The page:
I hated being a guy but sometimes I miss being one of the guys.
I was talking to a friend who is also transitioning and the discussion moved towards how our relationships with others have changed. It mostly was about our male friends. Our experiences are quite similar. We are relating better with women than men. Men are becoming harder and harder to figure out in spite of all our experience in men’s shoes.
My relationships with most men have changed vastly. Only a very few have remained much as they were before.
One close friend told me a few weeks ago that I had changed. I am like a different person now.
The discussion that followed really shook me to the core.
He was speaking honestly and from the heart. He was not being mean. All the same, it seemed like a mark of the end of our relationship. I hope it isn’t.
But shit, I have been in transition for over a year and a half now. All the while, I have been the star of my own movie. I guess I had moved past worrying about the impact my transition has on people who are close to me. This reminded me that it is a bit of an adjustment for everyone.
To me, I feel like I have changed very little. That may come as a surprise. But, I started transition with the same consciousness I have today. Whatever it is that makes me a unique and living human was never rebooted with a brand new operating system. My brain is still my brain. I started transition as me. I remain me.
Transition is SLOW. I always say it can be like watching paint dry. Perhaps my personality has changed far more than I had thought.
I think there is more to it though. Other people’s perception also plays a HUGE role. To some people, TOLERANT people, simply viewing me as a woman or a trans woman completely changes how they feel they should relate to me.
Obviously, men tend to treat women differently than they treat other men. Men, usually heterosexual, commonly avoid friendships with women. The friend zone is a bad thing according to most men. Femininity holds far less value In male circles, and women are easily ignored or talked over. The whole dynamic is different.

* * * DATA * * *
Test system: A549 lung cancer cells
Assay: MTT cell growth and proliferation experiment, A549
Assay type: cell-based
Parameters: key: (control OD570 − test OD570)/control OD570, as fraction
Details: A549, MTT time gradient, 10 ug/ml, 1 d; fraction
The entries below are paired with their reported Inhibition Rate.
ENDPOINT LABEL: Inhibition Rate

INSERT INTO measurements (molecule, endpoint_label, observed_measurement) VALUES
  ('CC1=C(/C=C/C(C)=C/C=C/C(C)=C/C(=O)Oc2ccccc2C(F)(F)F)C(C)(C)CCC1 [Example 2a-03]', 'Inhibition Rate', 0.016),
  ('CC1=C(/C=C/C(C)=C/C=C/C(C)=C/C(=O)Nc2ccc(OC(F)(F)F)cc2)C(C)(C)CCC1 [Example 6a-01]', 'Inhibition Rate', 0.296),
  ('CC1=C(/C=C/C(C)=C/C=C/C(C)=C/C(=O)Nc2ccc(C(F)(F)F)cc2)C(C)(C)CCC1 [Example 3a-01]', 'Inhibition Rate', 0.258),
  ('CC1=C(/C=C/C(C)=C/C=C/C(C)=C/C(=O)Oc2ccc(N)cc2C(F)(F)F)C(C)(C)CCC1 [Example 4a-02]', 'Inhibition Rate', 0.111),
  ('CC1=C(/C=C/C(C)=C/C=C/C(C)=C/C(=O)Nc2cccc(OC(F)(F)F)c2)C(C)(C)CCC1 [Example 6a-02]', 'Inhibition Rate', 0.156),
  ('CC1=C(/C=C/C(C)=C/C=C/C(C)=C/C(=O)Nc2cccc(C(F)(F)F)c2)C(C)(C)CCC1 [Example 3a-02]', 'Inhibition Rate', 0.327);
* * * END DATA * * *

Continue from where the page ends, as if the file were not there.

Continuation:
Then, there are the guys who have become flirtatious. What a bizarre, confusing form of flattery to someone like me who is not used to it. Many men though, only know how to communicate to women through flirtation. It rarely means anything besides the person likes me and is trying to express it.
There is just a general distancing that has evolved over time. I am far from the only trans woman who has experienced this.
The longer men have to wrap their head around my transition, the less they see me as one of the guys. They forget what it was like to hang out with me. They replace these memories with new thoughts of me being a trans female.
My relations with women have evolved too. These differences were far quicker for me to notice.
Many trans women talk about how women start behaving differently around them shortly after starting hormone replacement therapy. It just becomes easier to talk with women within a few weeks, even for those trans women who have not come out.
Obviously, part of that is the hormones. Hormones are like drugs. Men and women are all stoned out of their gourds, they are just high on different substances. Thinking whilst high on estrogen has to effect how a person interprets other people on estrogen.
The next thing is pretty cool. I think it is partly pheromonal. One of the first things to change on hormones is how you smell. That musky to foul male scent I could not always shake was replaced with something far more mild and female. I do not smell male anymore and I suspect that really changed how women act around me. Why do I think this is the case? Because before I came out but shortly after starting hormones, female strangers, female cashiers… etc. started talking to me. Just small talk. It started happening far more frequently than it did before
Finally, my sex drive plummeted in those first weeks on hormones, so I was more likely to communicate with women without that awkwardness of wanting to check out her tits while knowing I shouldn’t.
By the time I came out, I was already relating differently to females and they were relating differently to me. This has only become deeper since then, to the point where I now think I understand the women I talk to better than the men.
The main thing I think coming out did, was it showed women how I too embraced my feminine side. I did not think less of women, like many men seem to. We were on the same team.
So, back to my friend who thinks I have changed, and I am almost a different person. I guess I have changed. I guess I am like a different person. I guess he is right. I don’t know if things will or ever can return to how they used to be. I don’t know if I want them to.
All I know is, I still do occasionally miss being one of the guys… but I love transition.
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